From Psycho to Anvil

Posted by David Konow

As a long time horror fan, I’m quite interested in the new biopic of master filmmaker Alfred Hitchcock, which is simply titled Hitchcock.

The film is actually about the making of Hitchcock's most notorious classic, Psycho, which is probably the veteran director's most talked about film today. As you may recall, the shower scene is one of the most seen, studied, and legendary moments in cinematic history.

And as a long time metal fan, I was surprised to learn that the director of Hitchcock, Sacha Gervasi, also helmed the documentary Anvil, about the long lost Canadian band. The movie gave Anvil a new lease on life, and amused audiences who’d never heard of them before, but looked at them as somewhat of a real life Spinal Tap. 
 
While metal fans often dig horror movies, it’s hard to think of there being a hard connection between the two films, although Cinema Blend believes they both "[drew] attention to artists whose influence goes unrecognized by the public."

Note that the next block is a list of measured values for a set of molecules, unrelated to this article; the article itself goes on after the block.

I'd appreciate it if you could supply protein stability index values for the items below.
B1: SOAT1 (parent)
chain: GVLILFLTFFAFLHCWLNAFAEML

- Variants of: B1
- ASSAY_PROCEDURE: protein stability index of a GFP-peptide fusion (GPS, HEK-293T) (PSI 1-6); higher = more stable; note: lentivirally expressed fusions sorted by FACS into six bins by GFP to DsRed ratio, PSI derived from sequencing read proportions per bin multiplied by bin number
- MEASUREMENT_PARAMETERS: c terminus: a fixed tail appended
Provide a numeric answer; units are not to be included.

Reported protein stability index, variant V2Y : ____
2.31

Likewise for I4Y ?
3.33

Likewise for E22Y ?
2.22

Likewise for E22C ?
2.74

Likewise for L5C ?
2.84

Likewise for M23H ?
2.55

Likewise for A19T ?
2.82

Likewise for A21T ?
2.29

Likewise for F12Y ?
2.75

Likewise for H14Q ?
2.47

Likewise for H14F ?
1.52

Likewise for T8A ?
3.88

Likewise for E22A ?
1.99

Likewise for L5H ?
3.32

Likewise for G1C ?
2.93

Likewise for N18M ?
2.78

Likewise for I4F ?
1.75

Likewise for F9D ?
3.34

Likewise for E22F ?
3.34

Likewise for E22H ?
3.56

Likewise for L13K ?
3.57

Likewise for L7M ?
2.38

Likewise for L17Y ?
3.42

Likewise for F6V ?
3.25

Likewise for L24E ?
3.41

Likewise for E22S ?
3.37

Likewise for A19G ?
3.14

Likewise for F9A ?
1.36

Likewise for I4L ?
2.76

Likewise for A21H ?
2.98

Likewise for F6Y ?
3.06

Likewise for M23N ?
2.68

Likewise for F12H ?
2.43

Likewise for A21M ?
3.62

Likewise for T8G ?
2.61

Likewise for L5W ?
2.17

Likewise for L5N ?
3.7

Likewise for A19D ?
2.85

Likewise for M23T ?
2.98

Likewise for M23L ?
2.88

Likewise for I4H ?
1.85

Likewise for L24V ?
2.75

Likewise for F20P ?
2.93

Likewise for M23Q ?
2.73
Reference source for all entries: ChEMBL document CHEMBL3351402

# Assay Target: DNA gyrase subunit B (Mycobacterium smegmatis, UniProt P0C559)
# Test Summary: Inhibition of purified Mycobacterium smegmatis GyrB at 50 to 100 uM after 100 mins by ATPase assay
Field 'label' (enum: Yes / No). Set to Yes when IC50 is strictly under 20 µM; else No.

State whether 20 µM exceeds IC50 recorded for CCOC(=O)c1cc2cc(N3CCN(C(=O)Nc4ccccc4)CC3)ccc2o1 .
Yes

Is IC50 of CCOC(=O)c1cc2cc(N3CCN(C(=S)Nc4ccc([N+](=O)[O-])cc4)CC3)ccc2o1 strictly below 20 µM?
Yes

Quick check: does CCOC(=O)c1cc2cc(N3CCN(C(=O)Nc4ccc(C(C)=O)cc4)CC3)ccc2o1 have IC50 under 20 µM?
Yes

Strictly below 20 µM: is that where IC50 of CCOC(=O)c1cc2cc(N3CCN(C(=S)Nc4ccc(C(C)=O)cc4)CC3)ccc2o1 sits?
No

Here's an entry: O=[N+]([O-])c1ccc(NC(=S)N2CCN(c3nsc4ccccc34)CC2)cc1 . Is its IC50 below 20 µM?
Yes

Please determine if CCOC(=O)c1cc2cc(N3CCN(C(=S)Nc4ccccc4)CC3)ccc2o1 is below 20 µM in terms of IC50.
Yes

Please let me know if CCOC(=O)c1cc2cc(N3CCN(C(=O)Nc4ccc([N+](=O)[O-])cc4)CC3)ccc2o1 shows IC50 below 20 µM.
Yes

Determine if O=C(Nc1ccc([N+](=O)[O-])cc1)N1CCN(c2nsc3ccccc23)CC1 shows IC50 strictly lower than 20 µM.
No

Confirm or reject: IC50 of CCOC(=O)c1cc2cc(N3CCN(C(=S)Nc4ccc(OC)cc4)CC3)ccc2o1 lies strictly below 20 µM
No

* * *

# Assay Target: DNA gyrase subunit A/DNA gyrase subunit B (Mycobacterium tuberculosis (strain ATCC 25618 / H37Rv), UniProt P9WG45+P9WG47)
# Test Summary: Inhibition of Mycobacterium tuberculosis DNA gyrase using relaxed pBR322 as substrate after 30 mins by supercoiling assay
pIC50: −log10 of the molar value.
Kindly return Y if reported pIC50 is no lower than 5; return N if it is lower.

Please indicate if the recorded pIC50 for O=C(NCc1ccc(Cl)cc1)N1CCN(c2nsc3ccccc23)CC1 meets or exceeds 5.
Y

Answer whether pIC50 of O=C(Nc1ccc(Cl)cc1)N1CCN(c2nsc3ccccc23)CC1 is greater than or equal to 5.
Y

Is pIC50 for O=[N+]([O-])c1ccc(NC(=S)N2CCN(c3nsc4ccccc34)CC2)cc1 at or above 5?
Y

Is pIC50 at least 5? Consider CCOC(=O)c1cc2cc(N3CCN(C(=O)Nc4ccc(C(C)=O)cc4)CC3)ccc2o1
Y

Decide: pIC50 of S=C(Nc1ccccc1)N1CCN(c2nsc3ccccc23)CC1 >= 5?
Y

In the case of Hitchcock, they’re referring to Hitchcock’s wife Alma, who was Alfred’s closest confidant and coworker on his films. "I think she was a genius in her own way," Gervasi told Blend. "With editing, with script, with all these things."

 
As Gervasi continued, taking nothing away from the great master director, "Often with a great artist or genius, there’s someone lurking in the shadows a great partner who’s able to really say the right thing, do the right thing, and who can make the critical difference between something being okay, and something being great." 
 
Psycho has been considered by many to be the beginning of the modern horror film, and it’s hard to argue against that. It was one of the first times the monster wasn’t living in a castle in Transylvania, but  here he was your next-door neighbor, a real person who’s hiding an awful psychosis behind his seemingly normal façade. 
 
As far as what Hitchcock would think of horror films today, Gervasi told Blend, "I think he’d be absolutely pleased…I think he’d be rather pleased and proud and rather sickeningly satisfied…I think he would think here we are 52 years later still talking about [Psycho]. As far as he’s concerned, mission accomplished…"